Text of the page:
It took me two decades of work, a marriage, a divorce, and a masters thesis to understand that I have spent much of my life curious about and actively exploring a series of interconnected and related questions, which I have adopted as my personal design challenge:
How do people self-organize in purposeful ways? How do they network their gifts and talents together to solve problems, create value, find joy, and make meaning? How do they grow and transform over time creating the evolutionary transitions that we understand as progress?
More importantly, I have come to understand that we have a new imperative to understand the mechanics of these processes, such that we can mimic them to accelerate the pace of change.
I call this the collaborative innovation imperative.
And it is the imperative of the 21st century.
This is a story in three parts. Here, I explore why the innovation of the 21st century must be collaborative. I’ll explore how we understand, and fail to understand collaboration and innovation. In Part II, I’ll share the findings over years of exploration — what are the conditions that enable people to come together and strive together. Beyond colliding with unusual suspects, how do you organize together? How do you find new ways to create value together? What is the supporting infrastructure that can mimic and accelerate this process? I’ll share finding from years of learning and doing — academic exploration and real-world prototypes. Finally, in Part III, I’ll talk about platforms for collaborative innovation — what exists today and what is missing in the market.
There is a simple reason that collaborative innovation is the 21st century imperative:
Our world is increasingly complex and interconnected. The world’s problems follow suit. Accordingly, our approach to solution designs needs to be as well. It is that simple. But we keep trying incremental approaches and point solutions, and we keep being disappointed.
Let’s take any issue — starting with health. I don’t want to start with “health care” because “health care” has become the industrial solution to “health.” Health is made up of our physical and mental well-being. It can be managed and nurtured in a variety of ways that work across daily habits and routines, surrounding environments, relationships, spiritual practice, etc. But that’s not what the industrial solution looks like — it looks like sick care, a point solution that treats the physical ailments of the body. The system that supports it is organized around the goal of sick care.
If we can do that, we can also organize around the concept of “health” — a concept that BIF’s Patient Experience Lab has proven in the market a couple of times. Yet for some reason, that approach is often touted as “too complicated.”
Unfortunately, while collaborative innovation is the imperative of the 21st century, the phrase also contains two words central to a game of Buzz Word Bingo in almost any environment. Both are so overused that many audiences have demanded that we create new words. We want collaborative work environments, collaborative learning, and even collaborative consumption. Everything is innovative — from chairs to the new lunch menu at Applebees.
So then, what is collaborative innovation?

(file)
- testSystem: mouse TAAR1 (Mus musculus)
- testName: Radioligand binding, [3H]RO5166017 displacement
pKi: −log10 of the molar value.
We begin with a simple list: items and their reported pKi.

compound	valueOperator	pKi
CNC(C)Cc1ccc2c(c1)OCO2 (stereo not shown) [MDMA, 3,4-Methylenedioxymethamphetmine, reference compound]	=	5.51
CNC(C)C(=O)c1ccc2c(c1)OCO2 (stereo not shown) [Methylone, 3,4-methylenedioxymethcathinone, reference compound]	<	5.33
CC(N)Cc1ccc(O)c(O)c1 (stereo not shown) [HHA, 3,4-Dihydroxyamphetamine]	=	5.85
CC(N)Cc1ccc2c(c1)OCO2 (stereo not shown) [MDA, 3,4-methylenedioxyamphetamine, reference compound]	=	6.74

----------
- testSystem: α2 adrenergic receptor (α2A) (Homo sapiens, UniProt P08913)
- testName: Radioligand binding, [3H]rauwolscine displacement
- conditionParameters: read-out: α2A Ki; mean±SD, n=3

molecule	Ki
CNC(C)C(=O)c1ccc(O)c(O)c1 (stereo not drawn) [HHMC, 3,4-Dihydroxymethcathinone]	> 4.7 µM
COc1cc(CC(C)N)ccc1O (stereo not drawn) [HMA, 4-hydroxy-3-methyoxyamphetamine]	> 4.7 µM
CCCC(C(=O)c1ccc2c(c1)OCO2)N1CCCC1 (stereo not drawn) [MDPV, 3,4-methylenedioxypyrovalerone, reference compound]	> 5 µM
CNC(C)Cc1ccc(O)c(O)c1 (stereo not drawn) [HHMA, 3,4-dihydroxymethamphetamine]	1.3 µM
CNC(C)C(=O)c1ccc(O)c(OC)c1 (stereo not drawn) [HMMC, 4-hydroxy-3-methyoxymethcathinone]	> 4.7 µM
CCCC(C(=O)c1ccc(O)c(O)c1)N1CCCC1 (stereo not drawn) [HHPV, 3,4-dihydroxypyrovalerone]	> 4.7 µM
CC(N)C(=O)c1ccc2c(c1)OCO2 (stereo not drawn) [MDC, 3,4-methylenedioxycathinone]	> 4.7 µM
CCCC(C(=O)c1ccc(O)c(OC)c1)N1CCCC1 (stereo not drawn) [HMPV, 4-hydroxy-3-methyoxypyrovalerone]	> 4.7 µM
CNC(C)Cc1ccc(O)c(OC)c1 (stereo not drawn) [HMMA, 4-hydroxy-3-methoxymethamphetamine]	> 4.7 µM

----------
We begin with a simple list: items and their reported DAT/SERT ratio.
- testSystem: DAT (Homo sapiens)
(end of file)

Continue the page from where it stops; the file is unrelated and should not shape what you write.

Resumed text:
Collaborative innovation is the answer to a job to be done. But more often then not, it’s the answer to the wrong job. When people say they want collaboration, what they are really saying is that they don’t want to go it alone; they want to think out loud, or they want validation of an idea to lower the cost of failure. Collaborative innovation then becomes a pacifier to the lonely innovator — the person on the bleeding, painful, crazy edge of what is possible.
I think this is important — we all get better faster by thinking together — but it limits the real frontier and potential of collaboration, and doesn’t necessarily lead to innovation, which we define as actually creating value for people in new ways.
The real frontier is when we start acting together — by making and creating. Here, we can collaborate to design concepts, to prototype concepts, and to scale/commercialize concepts. We work collaboratively because we can’t get there alone.
We all have our own blind spots. We operate through lenses and models that create efficiencies, but they also serve as constraints or blinders. The value of random collisions is that when we combine our collective lenses, we can see the opportunities in our blind spots. We can find the opportunities at the edge of our own visibility. We can create wholly new opportunities in our opposing viewpoints and models through the creative resolution of our tensions. In this sense, our perspectives, experiences, and lenses are ingredients that we can combine in new and different ways to collaboratively innovate together.
Second, we collaborate to prototype together because just like the ideation phase — we need to combine and recombine capabilities in order to create a tangible concept that people can experience. It is unlikely that we have all the capabilities we need, and we need to borrow them from others. In my experience, organizations have 65–70% of the capabilities in-house for prototyping new models, and everything else needs to be cobbled together in other ways.
Finally, similar to the prototyping phase, commercialization requires new value chains at scale. Collaborative innovation in the commercialization phase enable us to create gravity, organize the supply chain, and catalyze the network effect to go to market successfully.
All of this is easy to explain on the whiteboard.
In the real world, the challenge, and opportunity, for all of this, is that it requires more than coming together — it requires trust, alchemy, and infrastructure.
It requires the “right” conditions.